Giving Birth in Croatia: A Foreign Father’s Perspective

Total Croatia News

Living on an island with no fully-equipped hospital is just one challenge for a foreign father when preparing for childbirth. There is another bigger obstacle: The Father Test

Croatia is renowned for its petty bureaucracy and a favourite gripe among the small international community is the repeated requirement to produce an original birth certificate, no more than six months old when renewing residency documents. The logic of there being a time limit on proof of birth notwithstanding, ordering the required documentation from the UK is expensive and time consuming. A lesser known requirement for witnessing the birth of one’s child in a Croatian hospital, is proof that one has passed ‘The Father Test.’

Dads-to-be gifts – Birth education classes

As with much in the Communist world, the concept may be rooted in some initial logic – preparing a father for the exhilarating but potentially terrifying experience of watching your wife deliver a child – but there the logic ends. This correspondent openly admits to not having had the pleasure of attending the course (while still managing to witness the birth of his two daughters), due to a practical difficulty; the course offered in Split was two hours a week, twice a week, for four weeks, ample time to prepare the would-be father for any eventuality. The only problem was the timing -–the course started after the last evening ferry left to the island from where this is being penned.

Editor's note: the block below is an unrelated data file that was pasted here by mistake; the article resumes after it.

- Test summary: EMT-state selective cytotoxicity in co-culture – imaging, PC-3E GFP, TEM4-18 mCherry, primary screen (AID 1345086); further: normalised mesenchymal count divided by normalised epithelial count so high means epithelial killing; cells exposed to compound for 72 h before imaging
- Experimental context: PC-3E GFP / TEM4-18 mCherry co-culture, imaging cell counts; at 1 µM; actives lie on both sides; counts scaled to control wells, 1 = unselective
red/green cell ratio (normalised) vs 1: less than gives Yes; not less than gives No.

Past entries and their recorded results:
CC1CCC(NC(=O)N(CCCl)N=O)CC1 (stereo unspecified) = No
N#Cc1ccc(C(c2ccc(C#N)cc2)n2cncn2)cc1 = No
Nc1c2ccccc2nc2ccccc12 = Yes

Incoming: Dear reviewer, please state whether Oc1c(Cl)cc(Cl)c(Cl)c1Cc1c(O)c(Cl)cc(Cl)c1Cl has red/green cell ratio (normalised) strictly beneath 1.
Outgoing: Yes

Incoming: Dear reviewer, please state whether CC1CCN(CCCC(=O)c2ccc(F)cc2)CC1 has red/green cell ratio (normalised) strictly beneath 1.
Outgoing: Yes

Croatian language learning required

The experience of a linguistically challenged expat in Split, is more illuminating. Armed with little more than a smattering of pub Croatian and his local wife, the couple diligently attended the course from start to finish, obtaining an impressive certificate on completion – the key to the delivery room! What made the experience slightly less than satisfactory was not the fact that the entire course was understandably in Croatian (his wife was able to translate), but that the course was on such a high level of technical medical detail that he would have struggled to understand more than every fourth word had it been in English. It appears that attendance was the only requirement, which puts the whole requirement on a par with renewable birth certificates.

There is another way

This being the Balkans, there is usually another way. A kindly nurse hit it off with my wife and said that she would she what she could do to get me into the delivery room. As she went into labour, I was told to report to reception with 300 kuna (approximately €40) and hand it to the receptionist. It was not a bribe in the traditional sense, Croatia is too bureaucratic for that, but it bought me a receipt for that amount, something akin to The Father Test Waiver Form and, armed with this uplatnica, I knocked at the required door at the delivery room, handed over my theatre ticket to the attendant, put on my medical outfit, and proffered my left arm to my wife, so that she could (and did) inflinct the most horrible pain with her nails. The noisy arrival of a baby girl just after midnight was the culmination of an intense day in all levels – the best 300 kuna ever spent!


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